When White People Talk About their Country Being Stolen (I Throw Up in My Mouth a Little Bit)
The morning after the election results, while our country was waking up from one of the biggest hangovers of its life, John and me had the complicated and compounded misfortune of waking to the telltale sounds of what I assumed was a celebratory victory rut of our upstairs neighbors, who happened to be ardent Trump fans.
“The upstairs neighbors are going at it! A victory bang.” I posted on my Facebook. Then deleted. Then reposted. Then deleted again. I have no filter.
Our neighbors have Trump signs all over the yard, a poster-sized “VOTE TRUMP” sign taped to the back of their minivan, along with year-round Christmas lights and miniature American flags all up and down the concrete path to their porch. When I sprained my ankle, these same untoward neighbors gave me a walker, offered help, visited me, and sympathized with my trouble. Yes, they are good people. They know not what they do goes the refrain inside my head.
I know how to deal with Trumpsters. Their narrative is simplistic, transparent, and in my face.
What’s not so simple, what isn’t an easy-to-follow recipe are the white folks stomping through our yard in pink pussy hats and safety pins stuck to their lapels, on their way to another Saturday rally in the park across the street. These socially conscientious liberals who want their country back.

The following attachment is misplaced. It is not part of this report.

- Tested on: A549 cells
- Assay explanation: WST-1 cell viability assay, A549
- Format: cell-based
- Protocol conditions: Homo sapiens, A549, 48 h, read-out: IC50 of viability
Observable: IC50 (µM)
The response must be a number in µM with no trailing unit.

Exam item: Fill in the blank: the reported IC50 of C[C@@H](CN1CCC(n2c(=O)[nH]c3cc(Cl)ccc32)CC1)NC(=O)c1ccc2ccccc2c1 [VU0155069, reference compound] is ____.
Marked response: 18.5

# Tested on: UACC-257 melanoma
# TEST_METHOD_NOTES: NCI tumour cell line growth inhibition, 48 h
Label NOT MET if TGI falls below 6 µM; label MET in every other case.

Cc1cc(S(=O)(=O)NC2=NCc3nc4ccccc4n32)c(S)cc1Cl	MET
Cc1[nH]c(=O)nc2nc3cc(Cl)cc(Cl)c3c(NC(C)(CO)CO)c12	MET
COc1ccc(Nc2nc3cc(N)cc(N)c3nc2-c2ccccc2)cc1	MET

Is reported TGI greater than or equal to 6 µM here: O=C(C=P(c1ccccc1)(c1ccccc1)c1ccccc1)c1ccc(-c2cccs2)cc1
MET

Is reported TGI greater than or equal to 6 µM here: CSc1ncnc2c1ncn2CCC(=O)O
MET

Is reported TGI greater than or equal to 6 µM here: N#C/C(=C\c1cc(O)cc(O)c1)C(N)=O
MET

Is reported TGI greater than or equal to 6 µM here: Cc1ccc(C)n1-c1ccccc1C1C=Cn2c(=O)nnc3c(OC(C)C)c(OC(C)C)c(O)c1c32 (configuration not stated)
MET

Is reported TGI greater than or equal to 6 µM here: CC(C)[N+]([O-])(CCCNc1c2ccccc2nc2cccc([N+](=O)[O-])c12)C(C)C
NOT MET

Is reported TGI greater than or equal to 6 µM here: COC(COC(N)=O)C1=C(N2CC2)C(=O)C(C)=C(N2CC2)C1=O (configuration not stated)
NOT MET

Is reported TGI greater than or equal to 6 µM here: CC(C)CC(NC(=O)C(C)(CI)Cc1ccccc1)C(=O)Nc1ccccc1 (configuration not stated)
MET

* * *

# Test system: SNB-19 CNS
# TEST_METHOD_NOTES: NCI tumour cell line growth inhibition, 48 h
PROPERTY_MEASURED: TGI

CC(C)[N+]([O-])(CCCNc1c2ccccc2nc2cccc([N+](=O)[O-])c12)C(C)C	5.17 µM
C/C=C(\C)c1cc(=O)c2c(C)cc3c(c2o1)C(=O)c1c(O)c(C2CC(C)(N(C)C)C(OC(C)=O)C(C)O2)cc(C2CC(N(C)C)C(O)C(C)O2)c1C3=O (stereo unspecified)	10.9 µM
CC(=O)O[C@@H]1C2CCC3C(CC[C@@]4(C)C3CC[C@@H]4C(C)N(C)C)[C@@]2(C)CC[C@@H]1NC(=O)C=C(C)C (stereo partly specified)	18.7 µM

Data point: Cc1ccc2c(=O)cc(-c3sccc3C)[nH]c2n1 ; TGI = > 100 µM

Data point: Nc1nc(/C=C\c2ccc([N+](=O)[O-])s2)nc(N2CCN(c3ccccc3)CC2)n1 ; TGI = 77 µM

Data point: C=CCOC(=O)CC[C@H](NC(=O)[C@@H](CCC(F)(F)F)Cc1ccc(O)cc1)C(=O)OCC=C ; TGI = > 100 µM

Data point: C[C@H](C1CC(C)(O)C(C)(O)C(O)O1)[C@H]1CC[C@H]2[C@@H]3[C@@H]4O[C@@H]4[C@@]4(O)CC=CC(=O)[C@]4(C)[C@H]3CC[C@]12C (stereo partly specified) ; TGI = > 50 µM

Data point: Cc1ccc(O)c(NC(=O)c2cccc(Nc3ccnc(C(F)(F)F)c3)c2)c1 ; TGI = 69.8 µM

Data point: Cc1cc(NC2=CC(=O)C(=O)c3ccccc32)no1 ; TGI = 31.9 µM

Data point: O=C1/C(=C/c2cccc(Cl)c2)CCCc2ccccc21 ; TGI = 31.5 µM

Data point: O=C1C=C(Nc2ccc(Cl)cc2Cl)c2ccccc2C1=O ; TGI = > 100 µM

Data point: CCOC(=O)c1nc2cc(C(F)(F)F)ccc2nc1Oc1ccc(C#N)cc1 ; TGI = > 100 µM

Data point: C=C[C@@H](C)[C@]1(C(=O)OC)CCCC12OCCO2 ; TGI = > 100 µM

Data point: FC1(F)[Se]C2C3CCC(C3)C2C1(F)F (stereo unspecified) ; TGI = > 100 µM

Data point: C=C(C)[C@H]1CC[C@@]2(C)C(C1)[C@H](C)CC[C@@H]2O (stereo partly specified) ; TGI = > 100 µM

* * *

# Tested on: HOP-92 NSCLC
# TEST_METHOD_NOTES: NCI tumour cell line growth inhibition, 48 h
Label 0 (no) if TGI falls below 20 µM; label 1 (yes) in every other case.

“There’s a lady kicking over the planters in the walkway,” John says from the window.
“Shit. Is she wearing a pussy hat?”
“Yes. Should we call the police?”
“No. Tell her to get off our lawn.”
The Native couple raising cane at hippies who’re tearing around on their front lawn. That’s rich.
“I feel a little sorry for them. They look so lost,” I say.
“Don’t. One of them broke our planter.”
“We could join them?” I say. “They don’t know what hit them. Trump is going to turn the whole country into a banana republic.”
“Or a reservation,” John says.
“Welcome! We’ve got a chair for you right here at the kid’s table,” I say.
“We should teach seminars called ‘Dispossession is a Bitch.’ ”
We laugh. In that good way.
From the distance we can hear a woman’s voice amplified through a megaphone. In the park, a sea of pink assembled like a coral reef. We part the curtains and peer through the window as if we’re Jacques Cousteau surveying a mysterious new species.
So much pink.
If I take my glasses off, all I see is a blur of cotton candy. It makes me feel nauseous, as if I’d stayed at the carnival too long.
John takes my hand and opens the front door. We step out into the morning air and reluctantly join the parade.
“When White People Talk About their Country Being Stolen” by Tiffany Midge is from Take A Stand: Art Against Hate, edited by Anna Bálint, Phoebe Bosché, Thomas Hubbard (Raven Chronicles Press, 2020). It appears by permission of the author and publisher and was originally published in Transmotion.
Tiffany Midge a citizen of the Standing Rock Sioux Nation, is the author of Bury My Heart at Chuck E. Cheese’s (Bison Books, University of Nebraska Press, 2019). She’s the recipient of a Pushcart Prize, the Simons Public Humanities Fellowship, the Kenyon Review Earthworks Indigenous Poetry Prize, and a Western Heritage Award. Midge resides in the Inland Northwest and aspires to be the first Distinguished Writer-in-Residence in Seattle’s Space Needle.